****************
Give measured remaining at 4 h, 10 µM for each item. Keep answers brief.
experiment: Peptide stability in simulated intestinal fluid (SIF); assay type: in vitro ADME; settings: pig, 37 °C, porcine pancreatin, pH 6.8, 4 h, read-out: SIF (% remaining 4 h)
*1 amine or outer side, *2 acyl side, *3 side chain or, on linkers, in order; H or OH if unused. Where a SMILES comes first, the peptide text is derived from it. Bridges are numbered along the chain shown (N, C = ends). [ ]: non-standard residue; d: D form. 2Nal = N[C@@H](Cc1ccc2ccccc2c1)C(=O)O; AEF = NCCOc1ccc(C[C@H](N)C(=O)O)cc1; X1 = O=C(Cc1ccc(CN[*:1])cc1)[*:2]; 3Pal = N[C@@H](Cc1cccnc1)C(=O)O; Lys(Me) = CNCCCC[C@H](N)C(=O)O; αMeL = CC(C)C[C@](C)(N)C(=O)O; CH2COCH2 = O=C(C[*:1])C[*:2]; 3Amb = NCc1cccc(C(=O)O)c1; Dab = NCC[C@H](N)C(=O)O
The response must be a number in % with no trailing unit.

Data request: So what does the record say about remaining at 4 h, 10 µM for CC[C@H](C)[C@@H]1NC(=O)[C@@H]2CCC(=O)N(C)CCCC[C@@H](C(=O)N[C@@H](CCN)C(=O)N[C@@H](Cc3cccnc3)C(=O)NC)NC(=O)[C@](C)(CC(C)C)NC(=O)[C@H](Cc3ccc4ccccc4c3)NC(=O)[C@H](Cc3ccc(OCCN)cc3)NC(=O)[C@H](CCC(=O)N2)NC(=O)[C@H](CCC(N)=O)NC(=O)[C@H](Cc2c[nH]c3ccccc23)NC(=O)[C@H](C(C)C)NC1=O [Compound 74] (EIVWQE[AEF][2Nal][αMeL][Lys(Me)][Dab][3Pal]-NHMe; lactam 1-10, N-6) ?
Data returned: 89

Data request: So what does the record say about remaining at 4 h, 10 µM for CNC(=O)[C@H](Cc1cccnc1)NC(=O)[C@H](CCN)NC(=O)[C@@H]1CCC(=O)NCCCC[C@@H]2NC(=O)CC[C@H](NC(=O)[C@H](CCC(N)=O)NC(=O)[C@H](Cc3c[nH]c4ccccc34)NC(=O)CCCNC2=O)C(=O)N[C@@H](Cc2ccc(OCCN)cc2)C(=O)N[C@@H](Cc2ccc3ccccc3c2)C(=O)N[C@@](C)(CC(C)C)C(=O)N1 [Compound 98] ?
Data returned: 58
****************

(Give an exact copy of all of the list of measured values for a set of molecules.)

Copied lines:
Give measured remaining at 4 h, 10 µM for each item. Keep answers brief.
experiment: Peptide stability in simulated intestinal fluid (SIF); assay type: in vitro ADME; settings: pig, 37 °C, porcine pancreatin, pH 6.8, 4 h, read-out: SIF (% remaining 4 h)
*1 amine or outer side, *2 acyl side, *3 side chain or, on linkers, in order; H or OH if unused. Where a SMILES comes first, the peptide text is derived from it. Bridges are numbered along the chain shown (N, C = ends). [ ]: non-standard residue; d: D form. 2Nal = N[C@@H](Cc1ccc2ccccc2c1)C(=O)O; AEF = NCCOc1ccc(C[C@H](N)C(=O)O)cc1; X1 = O=C(Cc1ccc(CN[*:1])cc1)[*:2]; 3Pal = N[C@@H](Cc1cccnc1)C(=O)O; Lys(Me) = CNCCCC[C@H](N)C(=O)O; αMeL = CC(C)C[C@](C)(N)C(=O)O; CH2COCH2 = O=C(C[*:1])C[*:2]; 3Amb = NCc1cccc(C(=O)O)c1; Dab = NCC[C@H](N)C(=O)O
The response must be a number in % with no trailing unit.

Data request: So what does the record say about remaining at 4 h, 10 µM for CC[C@H](C)[C@@H]1NC(=O)[C@@H]2CCC(=O)N(C)CCCC[C@@H](C(=O)N[C@@H](CCN)C(=O)N[C@@H](Cc3cccnc3)C(=O)NC)NC(=O)[C@](C)(CC(C)C)NC(=O)[C@H](Cc3ccc4ccccc4c3)NC(=O)[C@H](Cc3ccc(OCCN)cc3)NC(=O)[C@H](CCC(=O)N2)NC(=O)[C@H](CCC(N)=O)NC(=O)[C@H](Cc2c[nH]c3ccccc23)NC(=O)[C@H](C(C)C)NC1=O [Compound 74] (EIVWQE[AEF][2Nal][αMeL][Lys(Me)][Dab][3Pal]-NHMe; lactam 1-10, N-6) ?
Data returned: 89

Data request: So what does the record say about remaining at 4 h, 10 µM for CNC(=O)[C@H](Cc1cccnc1)NC(=O)[C@H](CCN)NC(=O)[C@@H]1CCC(=O)NCCCC[C@@H]2NC(=O)CC[C@H](NC(=O)[C@H](CCC(N)=O)NC(=O)[C@H](Cc3c[nH]c4ccccc34)NC(=O)CCCNC2=O)C(=O)N[C@@H](Cc2ccc(OCCN)cc2)C(=O)N[C@@H](Cc2ccc3ccccc3c2)C(=O)N[C@@](C)(CC(C)C)C(=O)N1 [Compound 98] ?
Data returned: 58